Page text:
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The Lakota Sioux prophet Black Elk pondered the meaning of advanced society; he asked what it is advancing toward. Ruin in every sphere is the ever-clearer answer to his question. Almost daily we learn of some new growth industry that's spiking. Lately, these include binge drinking, obesity, autism, infectious diseases and workplace violence, not to mention the accumulating and increasingly predictable assaults on the natural world.
Small wonder, then, that academic journals, usually reluctant to discuss extremist ideas, are beginning to take primitivism seriously as a social theory. That is, a questioning of civilization itself is emerging as a consequence of the enveloping crisis that so many of us feel we can no longer ignore.
Even an examination of reason presses upon us. What we thought was an ordinary human activity turns out to be close to the core of the problem. And unless this problem is insoluble, so much that we have always taken for granted has to be critically examined. Solutions must be found and tested.
Some of this isn't new at all, but returns now with urgency - a return of the repressed, a return of that which won't go away. Consider, for example, the concept of "instrumental reason" as put forward by the Frankfurt Institute theorists Theodor Adorno and Max Horkheimer in their profound work, Dialectic of Enlightenment. They present reason not as a natural, eternal given, but as a human faculty deformed by the force of civilization, altered by the forcible suppression of Eros and instinctual freedom, so that work and culture could reign supreme. Following the thread, thinkers from Sigmund Freud to the anthropologist Marshall Sahlins point out that every increase in culture adds to the human workload.
What has passed unnoticed as just plain "reason" or "rationality" is, at base, defined by repression and domination of nature. This is reason's dynamic and its inner logic. It would be more appropriate to refer to our mental processes, suspended in culture, as "domesticated reason." Civilization depends on this reason for its existence and continuation.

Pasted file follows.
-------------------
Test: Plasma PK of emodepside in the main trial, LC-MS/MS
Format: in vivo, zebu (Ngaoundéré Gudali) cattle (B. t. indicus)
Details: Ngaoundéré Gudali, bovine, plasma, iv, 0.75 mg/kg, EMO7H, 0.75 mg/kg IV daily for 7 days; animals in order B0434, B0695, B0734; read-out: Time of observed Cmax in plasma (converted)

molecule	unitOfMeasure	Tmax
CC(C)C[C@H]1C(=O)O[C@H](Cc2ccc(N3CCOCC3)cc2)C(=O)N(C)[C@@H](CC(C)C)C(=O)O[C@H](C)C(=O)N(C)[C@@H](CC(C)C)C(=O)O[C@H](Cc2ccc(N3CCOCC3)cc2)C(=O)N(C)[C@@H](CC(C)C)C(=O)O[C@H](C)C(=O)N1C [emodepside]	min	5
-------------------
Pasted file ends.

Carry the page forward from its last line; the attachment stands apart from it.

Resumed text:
Meanwhile, confidence in the future and joy in the present are among the casualties. Did they vanish as the collateral damage of our current trajectory? If not, then these grievous human losses must be seen as a universal accident, happening to everyone, everywhere. Globalization, anyone?
Think of other givens that we need to pick apart. How about the growing faith that limitless technological innovation and a synthetic, completely mediated future are inevitable because, after all, human curiosity is irrepressible? And yet an expanding body of knowledge reveals that our species didn't demonstrate such curiosity for a couple of million years; we lived with intelligence, but without organized violence, competitive accumulation, gender subjugation or work as a separate activity. (As examples, see Sahlins' Stone Age Economics, or the works of anthropologists Richard B. Lee and Colin Turnbull.)"Human nature" is another fallback non-argument that is trotted out to justify every abuse of power, privilege, greed and violence. It's just human nature.
The journey's getting bumpy and will become much more so. The last flight of the space shuttle Columbia offers a pertinent metaphor. The global system must come to earth, to reality, at some point in the not too distant future - and it isn't going to make it. That which is inimical to all life cannot survive re-entry, the necessary re-connection to the earth, but that re-entry must occur of there's to be any chance for wholeness, healing, even survival. Civilization cannot act as its own rescue vehicle. In fact, it's not about better technology; it's about Black Elk's question. What is the nature of this system, what are its priorities, and where is it taking us?